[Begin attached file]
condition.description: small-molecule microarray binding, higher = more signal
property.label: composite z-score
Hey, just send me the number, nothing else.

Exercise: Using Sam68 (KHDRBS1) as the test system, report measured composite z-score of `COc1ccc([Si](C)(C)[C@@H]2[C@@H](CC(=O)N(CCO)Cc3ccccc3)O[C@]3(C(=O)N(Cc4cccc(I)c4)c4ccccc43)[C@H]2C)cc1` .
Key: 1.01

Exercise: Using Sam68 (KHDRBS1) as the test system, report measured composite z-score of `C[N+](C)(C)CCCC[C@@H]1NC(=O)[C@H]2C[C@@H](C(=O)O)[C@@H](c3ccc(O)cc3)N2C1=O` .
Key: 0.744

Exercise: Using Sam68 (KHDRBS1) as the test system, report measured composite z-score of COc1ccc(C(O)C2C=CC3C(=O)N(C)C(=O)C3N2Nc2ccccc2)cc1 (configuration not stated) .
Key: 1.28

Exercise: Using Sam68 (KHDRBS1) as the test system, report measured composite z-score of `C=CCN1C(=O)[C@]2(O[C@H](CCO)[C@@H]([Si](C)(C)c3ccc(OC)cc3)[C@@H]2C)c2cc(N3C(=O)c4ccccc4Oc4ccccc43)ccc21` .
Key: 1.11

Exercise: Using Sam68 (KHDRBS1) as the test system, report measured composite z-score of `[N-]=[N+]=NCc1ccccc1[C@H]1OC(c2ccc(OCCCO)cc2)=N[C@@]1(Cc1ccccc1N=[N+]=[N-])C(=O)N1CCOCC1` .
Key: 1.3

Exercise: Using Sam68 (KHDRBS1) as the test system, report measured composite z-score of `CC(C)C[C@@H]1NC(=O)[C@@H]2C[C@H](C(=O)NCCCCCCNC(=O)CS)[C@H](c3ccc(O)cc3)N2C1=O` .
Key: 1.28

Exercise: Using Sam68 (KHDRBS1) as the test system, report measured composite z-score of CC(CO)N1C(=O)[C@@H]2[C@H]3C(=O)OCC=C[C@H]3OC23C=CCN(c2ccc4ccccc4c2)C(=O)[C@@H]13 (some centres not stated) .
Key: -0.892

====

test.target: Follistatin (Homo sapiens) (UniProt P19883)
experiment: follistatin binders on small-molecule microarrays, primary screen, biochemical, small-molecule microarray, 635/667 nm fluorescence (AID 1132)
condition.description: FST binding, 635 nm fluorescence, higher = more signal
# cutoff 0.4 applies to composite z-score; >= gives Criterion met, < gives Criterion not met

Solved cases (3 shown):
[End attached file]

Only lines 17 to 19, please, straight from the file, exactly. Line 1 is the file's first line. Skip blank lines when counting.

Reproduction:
Key: -0.892

====

test.target: Follistatin (Homo sapiens) (UniProt P19883)